MT Series (100KW up)
Fully Programmable DC Power
The MT Series features programmable voltage, current, and protection settings along with high accuracy measurements. The SL Series functions and features are accessible and configurable from a variety of control methods, including:
- Front panel interface with stepless knobs
- 37-pin isolated analog-digital user I/O
- RS232 Computer interface with software and drivers
Various additional programming interfaces are available, such as LXI TCP/IP Ethernet (+LXI), IEEE-488 GPIB (+GPIB), Edgeport USB Accessory (+USB), RS485 Accessory (+RS485).
Designed for Safety
MT Series power supplies have extensive diagnostic functions, including:
- AC Phase Loss
- Excessive Thermal Conditions
- Over Voltage Trip (Programmable)
- Over Current Trip (Programmable)
- Cleared Fuse
- Excessive Program Line Voltage
- Interlock Fault
When in standby or diagnostic fault, the AC mains are mechanically disconnected by an embedded AC contactor, providing confidence that the unit is only processing power when desired.
Finally, with a dedicated +5V interlock input pin and included +5V reference on all models, external emergency stop systems can be easily integrated using an external contact.
Extensive Programming Support
All MT Series MagnaDC power supplies come with a dedicated National Instruments LabVIEW™ driver, Interchangeable Virtual Instrument (IVI) driver, and support for a wide range of Standard Commands for Programmable Instrumentation (SCPI). These programming interfaces support full control, measurement, and monitoring of the MagnaLOAD. All of the MagnaLOAD's available communication interfaces are supported by these drivers and command sets, including: RS232, LXI TCP/IP Ethernet, IEEE-488 GPIB, USB or RS485.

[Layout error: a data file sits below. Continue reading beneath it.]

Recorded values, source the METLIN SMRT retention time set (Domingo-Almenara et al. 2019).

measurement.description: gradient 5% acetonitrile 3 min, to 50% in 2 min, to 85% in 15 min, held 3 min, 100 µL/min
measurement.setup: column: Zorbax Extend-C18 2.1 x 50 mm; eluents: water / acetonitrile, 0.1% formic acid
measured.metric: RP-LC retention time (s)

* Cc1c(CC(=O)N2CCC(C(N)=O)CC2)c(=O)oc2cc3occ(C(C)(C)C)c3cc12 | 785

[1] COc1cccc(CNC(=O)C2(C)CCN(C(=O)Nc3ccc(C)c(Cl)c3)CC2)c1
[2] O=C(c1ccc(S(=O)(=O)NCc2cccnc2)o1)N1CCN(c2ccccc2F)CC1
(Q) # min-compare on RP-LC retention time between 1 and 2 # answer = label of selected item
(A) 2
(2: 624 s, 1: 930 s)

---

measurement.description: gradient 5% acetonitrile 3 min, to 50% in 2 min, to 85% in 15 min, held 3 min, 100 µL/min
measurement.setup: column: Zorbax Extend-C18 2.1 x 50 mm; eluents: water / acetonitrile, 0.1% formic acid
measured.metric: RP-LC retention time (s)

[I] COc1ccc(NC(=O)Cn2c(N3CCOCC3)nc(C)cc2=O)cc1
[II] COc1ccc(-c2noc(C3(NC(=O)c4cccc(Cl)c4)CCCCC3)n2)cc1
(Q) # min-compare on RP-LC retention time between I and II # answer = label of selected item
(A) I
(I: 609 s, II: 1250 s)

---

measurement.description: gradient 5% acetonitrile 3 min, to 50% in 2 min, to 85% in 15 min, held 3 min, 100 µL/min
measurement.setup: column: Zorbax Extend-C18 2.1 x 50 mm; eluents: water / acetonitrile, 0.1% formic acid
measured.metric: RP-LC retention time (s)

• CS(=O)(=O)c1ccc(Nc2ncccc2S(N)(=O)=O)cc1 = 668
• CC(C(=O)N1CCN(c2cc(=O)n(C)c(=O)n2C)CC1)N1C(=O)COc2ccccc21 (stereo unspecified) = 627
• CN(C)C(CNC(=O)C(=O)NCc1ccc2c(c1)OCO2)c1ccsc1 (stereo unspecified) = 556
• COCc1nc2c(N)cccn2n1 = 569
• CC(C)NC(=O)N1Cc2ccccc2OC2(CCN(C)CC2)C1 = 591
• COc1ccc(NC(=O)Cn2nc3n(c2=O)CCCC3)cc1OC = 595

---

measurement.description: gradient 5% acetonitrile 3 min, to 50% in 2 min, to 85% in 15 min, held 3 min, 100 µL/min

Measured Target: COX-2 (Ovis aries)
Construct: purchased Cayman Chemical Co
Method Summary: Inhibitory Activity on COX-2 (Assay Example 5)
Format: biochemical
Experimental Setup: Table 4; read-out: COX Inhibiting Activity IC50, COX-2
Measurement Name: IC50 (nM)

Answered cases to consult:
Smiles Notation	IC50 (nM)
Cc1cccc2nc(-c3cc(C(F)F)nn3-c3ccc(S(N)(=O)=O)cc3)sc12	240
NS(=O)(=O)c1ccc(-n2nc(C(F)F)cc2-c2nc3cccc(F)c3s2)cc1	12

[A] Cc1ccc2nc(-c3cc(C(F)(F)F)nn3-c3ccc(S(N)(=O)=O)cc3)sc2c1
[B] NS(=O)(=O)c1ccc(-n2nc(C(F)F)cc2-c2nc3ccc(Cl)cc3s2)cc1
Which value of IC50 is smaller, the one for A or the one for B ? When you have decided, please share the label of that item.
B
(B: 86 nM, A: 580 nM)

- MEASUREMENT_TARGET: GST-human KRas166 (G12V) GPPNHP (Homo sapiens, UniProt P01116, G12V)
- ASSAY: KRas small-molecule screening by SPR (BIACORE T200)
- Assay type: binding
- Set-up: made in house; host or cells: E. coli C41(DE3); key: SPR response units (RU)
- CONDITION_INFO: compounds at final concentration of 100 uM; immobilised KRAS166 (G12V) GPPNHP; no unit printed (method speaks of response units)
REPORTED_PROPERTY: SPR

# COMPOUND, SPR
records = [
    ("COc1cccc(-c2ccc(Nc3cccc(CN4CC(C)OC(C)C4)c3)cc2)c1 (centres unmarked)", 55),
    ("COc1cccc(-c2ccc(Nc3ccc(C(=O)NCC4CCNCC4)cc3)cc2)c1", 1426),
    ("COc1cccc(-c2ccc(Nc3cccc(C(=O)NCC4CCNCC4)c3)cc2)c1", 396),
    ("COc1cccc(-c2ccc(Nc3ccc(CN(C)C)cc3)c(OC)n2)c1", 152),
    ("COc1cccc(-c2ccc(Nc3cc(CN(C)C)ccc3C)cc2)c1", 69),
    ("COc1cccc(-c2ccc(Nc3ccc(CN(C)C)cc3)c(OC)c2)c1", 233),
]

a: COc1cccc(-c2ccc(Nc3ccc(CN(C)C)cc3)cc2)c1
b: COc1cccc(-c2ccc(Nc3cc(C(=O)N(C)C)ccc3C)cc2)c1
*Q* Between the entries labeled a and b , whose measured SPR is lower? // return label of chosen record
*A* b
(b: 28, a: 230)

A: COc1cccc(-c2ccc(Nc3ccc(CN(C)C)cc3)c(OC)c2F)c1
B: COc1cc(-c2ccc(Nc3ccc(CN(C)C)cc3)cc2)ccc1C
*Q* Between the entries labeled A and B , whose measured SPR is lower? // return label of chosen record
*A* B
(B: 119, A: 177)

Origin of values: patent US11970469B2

Showcased in the following basic code examples, SCPI commands provide the simplest form of communication by using plain ASCII text and parameters sent over a basic socket connection. Over 50 commands are provided, with detailed documentation in the MT Series User Manual.
Finally, Magna-Power's RIS Panel software is provided allowing for a virtual control panel controlling the power supply via any of the available communication interfaces
Current-Fed Topology: Robust Power Conversion
All MagnaDC programmable DC power supplies utilize high-frequency IGBT-based power processing in current-fed topology. This topology adds an additional stage over the conventional voltage-fed topology for enhanced control and system protection, ensuring that even under a fault condition, the power supply will self-protect. Due to the self-protecting characteristics of this topology, the possibility of fast rising current spikes and magnetic core saturation is elimated.
In addition to its robust topology, key performance characterics of MagnaDC programmable DC power supplies include:
MT Series Harmonic Neutralization
- High-accuracy voltage and current programming accuracy
- Class-leading line and load regulation performance
- High 3Φ AC input power factor with in-rush limiting circuitry
- Computer and user I/O isolated from the power supply output